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Thousands of them. Thousands of mad frogs!
-- Outer limits

Source Engine developer.

Author and lead of Dark Interval and a couple other things.

My specialties include singleplayer mapping, art passing, optimisation, soundscapes.

I do programming on Source and would be happy if people find some of it useful.

I release Gamebanana addons from time to time, they range from model edits to prefab mapping and even some mappacks.

Documenting VDC Redesign Flaws

Here I'll attempt to describe what it is exactly that causes friction in my user/editor experience in the new redesign (the 'templatism'), and some ideas of how to fix it.

If you have something to add or think I missed some facet of it, do tell! We may hope to document it and then clearly point out it to anyone who asks why we don't like it.

The structure


The use of 'Multipage' makes editing awkward. Trying to edit a page usually puts you in front of a tiny stub of a module, because the real page you meant to edit is a separate sub-version of the page, under a language suffix. I get that this was done to make translation easier. But translating the old way isn't hard to begin with. You can make a separate page with /language at the end, fill in it, link to it, done. It worked.

Referenced/nested templates, strings, etc

Even without multipage concerns, the way most pages have been restructured leaves a lot outside immediate editing. Tabs, panels, disclaimers, forms have been overly packaged into some outside modules that are referenced instead of being described right in the article. Pages become like these grey boxes where on the surface (to a reader) they look like regular content, but trying to edit them puts you amidst coded chaos.

It's like someone wanted to make them all "do once and forget" style. This clashes with the idea of actively documenting and updating information. It is difficult to keep track of template modules and decipher them when you just wanted to insert a damn bit of information. It made me give up numerous times.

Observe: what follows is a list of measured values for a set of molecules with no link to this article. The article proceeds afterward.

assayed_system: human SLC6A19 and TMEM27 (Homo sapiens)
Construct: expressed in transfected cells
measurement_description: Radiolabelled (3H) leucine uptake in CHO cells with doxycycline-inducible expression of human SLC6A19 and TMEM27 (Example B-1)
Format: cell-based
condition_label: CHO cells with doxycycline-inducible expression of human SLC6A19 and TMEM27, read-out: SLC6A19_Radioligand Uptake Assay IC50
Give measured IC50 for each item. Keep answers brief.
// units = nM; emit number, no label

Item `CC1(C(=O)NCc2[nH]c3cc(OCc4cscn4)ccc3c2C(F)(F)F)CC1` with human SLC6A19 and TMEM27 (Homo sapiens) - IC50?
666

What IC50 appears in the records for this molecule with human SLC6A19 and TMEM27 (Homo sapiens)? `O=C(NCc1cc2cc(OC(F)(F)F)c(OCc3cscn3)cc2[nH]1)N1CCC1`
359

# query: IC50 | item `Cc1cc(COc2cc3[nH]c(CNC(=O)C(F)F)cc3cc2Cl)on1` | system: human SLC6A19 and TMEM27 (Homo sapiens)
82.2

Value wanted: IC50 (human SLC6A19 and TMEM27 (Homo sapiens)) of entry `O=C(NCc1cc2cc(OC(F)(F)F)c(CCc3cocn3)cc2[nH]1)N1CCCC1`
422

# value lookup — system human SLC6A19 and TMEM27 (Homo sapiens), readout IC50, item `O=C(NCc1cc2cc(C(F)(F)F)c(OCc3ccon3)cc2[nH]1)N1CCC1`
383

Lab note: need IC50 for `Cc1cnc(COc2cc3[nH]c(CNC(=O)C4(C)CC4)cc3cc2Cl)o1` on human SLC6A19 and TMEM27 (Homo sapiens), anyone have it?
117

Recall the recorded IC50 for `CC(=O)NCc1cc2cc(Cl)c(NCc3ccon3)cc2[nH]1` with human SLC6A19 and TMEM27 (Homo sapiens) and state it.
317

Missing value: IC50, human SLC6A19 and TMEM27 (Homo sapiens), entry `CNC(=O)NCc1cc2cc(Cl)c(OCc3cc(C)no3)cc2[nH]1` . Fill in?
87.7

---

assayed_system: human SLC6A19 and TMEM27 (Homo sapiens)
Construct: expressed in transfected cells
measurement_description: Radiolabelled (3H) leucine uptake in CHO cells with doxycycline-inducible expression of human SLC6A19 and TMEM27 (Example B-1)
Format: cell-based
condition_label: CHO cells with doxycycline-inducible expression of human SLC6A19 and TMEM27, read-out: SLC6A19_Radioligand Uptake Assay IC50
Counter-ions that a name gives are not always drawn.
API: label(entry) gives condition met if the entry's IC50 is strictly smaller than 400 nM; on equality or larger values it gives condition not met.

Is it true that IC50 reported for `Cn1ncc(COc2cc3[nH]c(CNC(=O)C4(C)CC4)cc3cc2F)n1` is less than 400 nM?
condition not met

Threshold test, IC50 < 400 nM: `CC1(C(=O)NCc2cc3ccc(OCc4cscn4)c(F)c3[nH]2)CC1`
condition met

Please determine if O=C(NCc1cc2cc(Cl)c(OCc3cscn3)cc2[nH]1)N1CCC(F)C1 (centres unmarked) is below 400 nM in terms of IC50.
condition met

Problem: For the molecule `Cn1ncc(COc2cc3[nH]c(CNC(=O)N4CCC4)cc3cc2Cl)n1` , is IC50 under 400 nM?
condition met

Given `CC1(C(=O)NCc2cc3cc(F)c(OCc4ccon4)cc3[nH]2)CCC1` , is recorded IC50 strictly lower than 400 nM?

In another instance, usage of templates doesn't obfuscate editing too much, but pre-template version just looked simpler, easier. Why all the green?

  • Way to solve: go old-school, really. De-templatise pages. Write about subjects in plain paragraphs using standard wiki tools. Write new pages without them, rewrite existing pages transcribing their text in plainer form.

Keyvalues and Inputs/Outputs

The KV and IO blocks on every entity page is represented by an enormous pile of templates, nested, looped in each other, and reused everywhere. While it does enforce consistency, a single mistake in one of them will propagate down all the pages that use them (earlier today as I'm typing this, I fixed loose brackets in such a generic KV block as "Studiomodel" - having them affected every single page on entities with model keyvalues).

Not only is it risky like that, and very hard to follow (I spent something like 30 minutes scanning every {{ }} pair to find the error, and didn't start on the template page, I arrived to it eventually, to the root of the problem);

It also means that every page on entities contains a lot of regurgitated repeated info that isn't really relevant to it. So many KV are shared between entities, it's pointless to talk about them most of the time. When we visit these pages, we want to quickly find specifics pertaining to the entity. Instead, it's scrolling time.

  • Way to solve: maybe at least order the keyvalues from most specific to least specific. It'd take manual reordering on pages (making generic ones collapsed can help?), and it'd take more work because of the awful nested nature of it all. I'd just go back to simplest lists, but the KV template had been around for longer than this current problem.

The styles



Most obvious and easiest to complain about. Templates with tools/games categories look like clown makeup. The colour-coding: it doesn't make it any more useful. It doesn't help keep track of a subject because it's been assigned an arbitrary colour.

  • Way to solve: very simple. Don't do it. Links all go same colour.
Coloured tips/notes/panels

A more complex manner. On one hand I can totally live without them, or the dropshadows, or the rounded corners. On the other, they do make things like bugs pop out more. I would suggest being more reserved about them, not getting rid of them, but using them when it really makes a difference. A workaround or todo panel already has coloured text (and sometimes icon), it doesn't need a gradient.

  • Way to solve: be reserved in colour application, make panels more compressed.


For games

For the most part I think they are fine, the mainline games to be specific. They serve a purpose of specifying the subject clearly, the Source branches, etc. The third-party games can be more of a mixed bag, but that's more about inclusionism which I address further below.

To summarise, they can basically be left alone.

For software

The ones cluttering category templates. It's too much. They're not needed. They waste bandwidth. They waste screen space. They are distracting. They don't follow some one guideline. Can I say something positive about them? Well, some are nostalgic. But too few.

The Third Party tools template has been edited to exclude icons, so I'm collapsing this

With icons:

Without icons:

  • Way to solve: very simple. Don't do it.
For page elements (?)

These aren't too frequently encountered, I suspect only one or few editors use them. I am talking about things like folder icons when describing paths, shader icons when inserting a template about shaders, various file type icons, icons that relate to software categories...